Foothills to the River - The Tuki Tuki Station story (Part One)

The Tuki Tuki property and rebuilt classic colonial homestead looking out over the Kaweka ranges, adjoining Craggy Range and the Williams’ Longacre and Broadacre properties, is an important part of the rich and varied history of the Cape Coast.


Tuki Tuki Station was originally part of the massive 30,000 acre Kidnappers Block purchased and leased by brothers William and Barney Rhodes whose monopoly on the area was challenged when other investors began bidding for the deep valleys, hills and undulating lands running down to the Tukituki river. In 1855 after Crown negotiator George Sisson Cooper completed his dealings with Ngati Hawea chief Kurupo Te Moananui and other hapu (families) who declared an interest, the Rhodes brothers found Ashton St Hill had beaten them to farmland they were hoping to freehold. St Hill, acquired a 5120 acre (2072 ha) portion of the “fern hills and grassy slopes” the Rhodes were leasing, from what would become Clifton Station in the south and running west down to the Tukituki River and up to the boundaries of the proposed Clive township. George Moore concurrently applied for an adjoining block, and despite objections from Rhodes, St Hill began running 500 sheep in 1857 and later in partnership with A.H Price took over the lease of Moore’s 4800 acres (1942 ha). This was then expanded to become the 11,000 acres (4451ha) Tuki Tuki Station, comprising hills and valleys and steep gorges overgrown with manuka and native grasses.


In the late 1860s the land was sold to Allan McLean who became known as ‘Tuki’ due to his purchase. He came from the island of Coll in the Inner Hebrides and built Duart House (1882-1883) in Havelock North, which took its name from the Gaelic in memory of Duart Castle on the island of Mull, home to the chief of the McLean clan. The Tuki Tuki homestead was sheltered by gums with lawn-like slopes reaching down to the river. By 1874 McLean had 9764 sheep along with crops of potatoes, barley, oats and vegetables on his land. Within two years the 11,000 acres was freehold; 3000 acres was ready to be ploughed and the rest subdivided into paddocks. On the land thoroughbred racing horses were trained, and paddocks of shorthorn stock and 10,000 sheep grazed; 5000 of them Merinos. McLean married Hannah Chambers from Te Mata Station in 1879 and had nine children. He was known in local circles as something of a character, disliking formal gardens, trees and shrubs and insisting the grass and grazing livestock come right up to the house. Tuki McLean and Hannah moved to their new residence Duart House on the rise of Te Mata Peak, Havelock North with their seven children early in 1883 and their last child was born there. He named Duart after a castle owned by McLeans on the Isle of Mull in Scotland, where he and his family had lived before coming to New Zealand. 

Loughnan remained on as manager of the station but after three years the loan from Nelson hadn’t been repaid. The farm wasn’t making enough and the country was in a serious economic depression with Hawke’s Bay suffering a series of droughts. In 1891, Loughnan was summoned to Tomoana where Nelson offered him 540 shares in Nelson Bros, newly issued on the London Stock Exchange. That was in fulfilment of the £1600 balance Frederick and William Nelson had full legal ownership of the Tuki Tuki property which they had technically owned since 1888. Laughnan agreed knowing that his accommodation and job were at risk. Nelson also advised that he may place one of his sons on the property in 1896 but the property was auctioned off. Loughnan vs Loughnan, High Court Napier, February 1896, newspaper reports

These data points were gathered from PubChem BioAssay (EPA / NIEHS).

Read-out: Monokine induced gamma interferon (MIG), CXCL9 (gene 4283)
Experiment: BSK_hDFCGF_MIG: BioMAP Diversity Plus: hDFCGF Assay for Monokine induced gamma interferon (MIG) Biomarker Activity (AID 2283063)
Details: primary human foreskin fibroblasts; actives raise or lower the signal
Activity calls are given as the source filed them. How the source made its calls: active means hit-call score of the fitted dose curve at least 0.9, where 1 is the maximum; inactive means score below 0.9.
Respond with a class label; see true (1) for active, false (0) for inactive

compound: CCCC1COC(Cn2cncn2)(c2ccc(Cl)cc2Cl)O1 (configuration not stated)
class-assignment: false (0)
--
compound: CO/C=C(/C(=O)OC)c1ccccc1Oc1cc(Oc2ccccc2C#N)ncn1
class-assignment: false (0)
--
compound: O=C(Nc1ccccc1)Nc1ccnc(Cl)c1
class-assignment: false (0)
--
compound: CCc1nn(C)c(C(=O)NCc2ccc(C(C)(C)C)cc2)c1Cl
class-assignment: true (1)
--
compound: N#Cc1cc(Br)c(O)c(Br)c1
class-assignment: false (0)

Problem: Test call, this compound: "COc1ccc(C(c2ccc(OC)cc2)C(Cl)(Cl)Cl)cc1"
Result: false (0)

A special reporter from the Hawke’s Bay Herald visited Nelson’s property a week prior to the sale of various blocks of Nelson’s property by Hoadley & Co auctioneers, which was described in the local paper as “one of the richest and most highly improved in Hawke’s Bay, having wintered 18,000 Lincoln Leicester sheep and 800 head of cattle.” The report described the homestead portion of the 4500 acres as largely planted in native pea grass known for its livestock fattening properties. The other blocks were laid out so they could be taken advantage of during the different seasons and were well grassed, fenced and watered and ideally subdivided to become separate holdings. The southern part had “some of the richest limestone country anywhere in Hawke’s Bay, parts being too hilly for the plough, but the area that has been ploughed and what can be bought under is considerable’ while the flats, notably along the river bed and block 2, may be described as equal to anything to be found around Hastings...”


The writer reckoned the richly grassed property could handle at least another 8000 sheep and a larger herd of cattle but the management policy had been to understock “which no doubt has proved to be the wise one, which the excellent prime condition of the flock goes to support”. He described the property as “one of the best I have seen in New Zealand during some thirty years’ experience”.


The 10,700 acre (4330 ha) Tuki Tuki estate went to E.J Watt of Longlands who owned neighbouring land and placed it under the management of Mr Hewitson who grazed and trained racehorses before eventually dividing it up for closer settlement. Early Stations, Macgregor, pp.243 – 44 Ignatius Laughnan, after accruing further bad debts and again depending on Nelson to bail him, out, stayed to see the property change hands and assisted the new manager get up to speed before returning to England at the end of 1899.